18 The Road Home: How Our Clinic is Becoming a Patient Centered Medical Home Access and Communicatio n Tracking and Registry Care Management Patient Self- Management Test & Referral Tracking Performance Reporting TODAYS CARE My patients are those who make appointments to see me Patients chief complaints or reasons for visit determines care Care is determined by todays problem and time available today Care varies by scheduled time and memory or skill of doctor Patients are responsible for coordinating care I know I deliver high quality care because Im well trained Acute care needs met through next available visit and walk-ins Its up to the patient to tell us what happened to them Clinic operations center on meeting the doctors needs MEDICAL HOME CARE Our patients are those who are registered in our medical home We systematically assess all our patients health needs to plan care Care is determined by a proactive plan to meet patient needs Care is standardized according to evidenced-based guidelines A prepared team of professionals coordinates all patients care We measure our quality and make rapid changes to improve it Acute care needs met through today visits or non-visit contacts We track test results and consults, and follow up after ED & hospital A team works at the top of our licenses to serve patients

19 Poor management of CAD Physicians Unaware of quality measures Unaware of patients co-morbidities (MI, low LVEF Limited time to review med list Unaware of changes in medications by other providers which may lead to lapses in adherence to quality measures Inexperience with using medications Multiple providers and poor communication leading to uncoordinated care Lack of knowledge about proper dosing to achieve maximal effect Pharmacy Pharmacy not involved in medication management Limited communication with physicians Unaware of comorbidities and acute medical issues that could change dosing or change of drugs Patients Non-compliance with medications Lack of knowledge regarding importance of meds and effects on their health Prohibitive cost of meds Lack of insurance Infrequent access to PCP Lack of motivation/hopelessness about health Equipment: BP inaccurate 2/2 cuff or poor technique Lab tests resulted too late to act on Lab tests inaccurate 2/2 mis-calibration Knowledge/Communication: Lack of awareness regarding medications Barriers to coordinated communication between physicians, pharmacy, staff, patients Multiple providers without coordination/ownership of CAD management Lack of follow-up regarding adherence to medications Lack of reminders to providers to consider if all CAD medications are prescribed Staff: Not performing or recording BP and alerting providers about abnormal lab values Not reminding providers to consider if CAD medications have been addressed Electronic Medical Record: No auomated meno/reminds for physicians regarding medications Medication list disorganized, not presented in coherent or accessible way No flags to report when a CAD medication has been discontinued Meds not listed as a group EMR cumberson and difficult to use Methods: Process not automated Process has too many barriers to ordering necessary medications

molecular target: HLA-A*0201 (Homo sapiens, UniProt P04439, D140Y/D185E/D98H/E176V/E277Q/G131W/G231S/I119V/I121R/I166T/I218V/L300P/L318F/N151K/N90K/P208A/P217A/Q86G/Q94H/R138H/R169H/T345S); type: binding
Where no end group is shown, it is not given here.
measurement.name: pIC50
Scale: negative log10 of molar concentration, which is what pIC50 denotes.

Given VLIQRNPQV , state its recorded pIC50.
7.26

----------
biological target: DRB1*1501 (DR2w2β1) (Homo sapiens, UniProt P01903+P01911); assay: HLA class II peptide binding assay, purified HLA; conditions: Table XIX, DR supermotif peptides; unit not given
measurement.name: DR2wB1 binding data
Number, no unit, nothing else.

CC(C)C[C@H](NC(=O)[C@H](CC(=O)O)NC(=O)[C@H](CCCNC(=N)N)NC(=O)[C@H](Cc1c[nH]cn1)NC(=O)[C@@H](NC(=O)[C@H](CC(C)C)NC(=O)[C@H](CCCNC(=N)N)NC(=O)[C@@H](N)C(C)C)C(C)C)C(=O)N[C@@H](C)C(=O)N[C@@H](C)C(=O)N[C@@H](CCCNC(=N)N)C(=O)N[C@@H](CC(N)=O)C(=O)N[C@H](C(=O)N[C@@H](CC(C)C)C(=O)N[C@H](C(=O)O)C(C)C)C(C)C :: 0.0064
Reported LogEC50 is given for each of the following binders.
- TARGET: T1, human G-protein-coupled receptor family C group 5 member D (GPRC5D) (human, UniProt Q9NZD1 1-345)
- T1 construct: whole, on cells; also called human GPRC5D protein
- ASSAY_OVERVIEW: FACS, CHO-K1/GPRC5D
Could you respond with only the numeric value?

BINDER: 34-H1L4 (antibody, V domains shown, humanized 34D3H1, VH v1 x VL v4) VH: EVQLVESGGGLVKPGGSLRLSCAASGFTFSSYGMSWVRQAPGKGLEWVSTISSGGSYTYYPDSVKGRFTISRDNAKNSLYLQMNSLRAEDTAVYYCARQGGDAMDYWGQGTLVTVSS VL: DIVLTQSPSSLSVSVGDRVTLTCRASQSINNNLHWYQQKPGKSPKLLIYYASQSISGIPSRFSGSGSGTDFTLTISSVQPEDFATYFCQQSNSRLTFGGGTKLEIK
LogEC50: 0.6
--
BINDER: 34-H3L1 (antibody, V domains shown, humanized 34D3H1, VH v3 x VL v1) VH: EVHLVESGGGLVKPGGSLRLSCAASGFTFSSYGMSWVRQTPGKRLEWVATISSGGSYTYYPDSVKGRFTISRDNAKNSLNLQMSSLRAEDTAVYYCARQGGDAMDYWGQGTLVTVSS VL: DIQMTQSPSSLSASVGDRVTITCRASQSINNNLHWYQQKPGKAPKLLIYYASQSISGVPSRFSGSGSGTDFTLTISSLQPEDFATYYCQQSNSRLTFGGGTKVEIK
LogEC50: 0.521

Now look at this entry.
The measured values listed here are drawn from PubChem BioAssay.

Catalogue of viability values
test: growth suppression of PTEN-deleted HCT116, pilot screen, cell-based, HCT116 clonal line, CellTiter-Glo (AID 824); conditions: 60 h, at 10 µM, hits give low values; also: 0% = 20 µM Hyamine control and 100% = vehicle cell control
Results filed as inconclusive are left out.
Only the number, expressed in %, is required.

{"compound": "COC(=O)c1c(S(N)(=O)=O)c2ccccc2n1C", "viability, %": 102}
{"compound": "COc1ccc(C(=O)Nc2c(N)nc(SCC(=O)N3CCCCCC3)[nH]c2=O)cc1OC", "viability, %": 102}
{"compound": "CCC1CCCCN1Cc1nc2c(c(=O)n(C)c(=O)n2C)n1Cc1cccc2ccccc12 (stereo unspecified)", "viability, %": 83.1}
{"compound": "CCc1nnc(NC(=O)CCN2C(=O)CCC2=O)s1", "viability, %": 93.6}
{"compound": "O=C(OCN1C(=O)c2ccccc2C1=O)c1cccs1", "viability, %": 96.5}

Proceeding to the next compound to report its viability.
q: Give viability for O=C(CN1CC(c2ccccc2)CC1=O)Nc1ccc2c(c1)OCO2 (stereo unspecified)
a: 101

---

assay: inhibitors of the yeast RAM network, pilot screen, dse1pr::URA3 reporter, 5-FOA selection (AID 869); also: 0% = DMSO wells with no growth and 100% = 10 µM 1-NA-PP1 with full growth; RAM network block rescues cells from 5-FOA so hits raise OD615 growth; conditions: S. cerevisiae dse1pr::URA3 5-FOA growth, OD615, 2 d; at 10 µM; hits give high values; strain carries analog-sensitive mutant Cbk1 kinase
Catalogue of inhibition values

20 What were the challenges?

21 LearningDoing PeopleEducators Project Leaders Staff Time Education Didactics Coordinating Intern Schedules Money FTE support Support for Education Time Supported Time to Do QI projects RESOURCES

22 What were the challenges? #Lets Change Clinics new to QI Intern buy-in Limited and varied experience among faculty and educators Clinic willingness to change No uniformity amongst change PCMH coordination Clinics new to QI Intern buy-in Limited and varied experience among faculty and educators Clinic willingness to change No uniformity amongst change PCMH coordination

23 Where are we now? Didactics Personal Improvement Project Integration into team projects Didactics Personal Improvement Project Integration into team projects

24 Where are we now? Ambulatory Curriculum July - December Human Side to QI 101-Fundamentals of Improvement 102-Model for Improvement 103-Measuring for Improvement 104-Putting it All together 106- Tools Human Side to QI 101-Fundamentals of Improvement 102-Model for Improvement 103-Measuring for Improvement 104-Putting it All together 106- Tools

25 Where are we now? Personal QI projects

26

27 Intern integration into team projects QI Project leader/team leader QI Project QI educators Intern clinic week

28 Where are we going? If we were to dream All team members complete IHI training All team members complete IHI training Dedicated FTE Dedicated FTE Incorporate interprofessionals Incorporate interprofessionals

29 THANK YOU Jean Kutner Karen Chacko Darlene Tad-y Eva Aagaard Danielle Loeb

30 QUESTIONS?


Download ppt "Should you consider yourself a high quality physician if you work in an organization that is not systematically trying to improve the care it provides?"

Similar presentations


Ads by Google